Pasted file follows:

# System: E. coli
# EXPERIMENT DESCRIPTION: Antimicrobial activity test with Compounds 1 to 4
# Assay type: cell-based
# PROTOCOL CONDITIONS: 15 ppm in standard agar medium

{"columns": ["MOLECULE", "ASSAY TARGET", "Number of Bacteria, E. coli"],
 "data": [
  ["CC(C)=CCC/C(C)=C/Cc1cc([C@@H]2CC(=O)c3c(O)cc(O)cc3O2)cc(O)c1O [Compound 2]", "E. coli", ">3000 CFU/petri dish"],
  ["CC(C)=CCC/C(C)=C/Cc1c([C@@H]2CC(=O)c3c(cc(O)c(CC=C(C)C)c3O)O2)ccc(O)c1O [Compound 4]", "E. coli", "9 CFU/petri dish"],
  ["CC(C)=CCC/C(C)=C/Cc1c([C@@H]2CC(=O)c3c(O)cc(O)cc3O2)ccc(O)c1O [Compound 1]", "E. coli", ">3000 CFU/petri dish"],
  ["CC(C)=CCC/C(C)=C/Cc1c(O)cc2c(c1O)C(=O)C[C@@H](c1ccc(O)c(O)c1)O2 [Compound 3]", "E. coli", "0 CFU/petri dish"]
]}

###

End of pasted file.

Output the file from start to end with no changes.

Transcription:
# System: E. coli
# EXPERIMENT DESCRIPTION: Antimicrobial activity test with Compounds 1 to 4
# Assay type: cell-based
# PROTOCOL CONDITIONS: 15 ppm in standard agar medium

{"columns": ["MOLECULE", "ASSAY TARGET", "Number of Bacteria, E. coli"],
 "data": [
  ["CC(C)=CCC/C(C)=C/Cc1cc([C@@H]2CC(=O)c3c(O)cc(O)cc3O2)cc(O)c1O [Compound 2]", "E. coli", ">3000 CFU/petri dish"],
  ["CC(C)=CCC/C(C)=C/Cc1c([C@@H]2CC(=O)c3c(cc(O)c(CC=C(C)C)c3O)O2)ccc(O)c1O [Compound 4]", "E. coli", "9 CFU/petri dish"],
  ["CC(C)=CCC/C(C)=C/Cc1c([C@@H]2CC(=O)c3c(O)cc(O)cc3O2)ccc(O)c1O [Compound 1]", "E. coli", ">3000 CFU/petri dish"],
  ["CC(C)=CCC/C(C)=C/Cc1c(O)cc2c(c1O)C(=O)C[C@@H](c1ccc(O)c(O)c1)O2 [Compound 3]", "E. coli", "0 CFU/petri dish"]
]}

###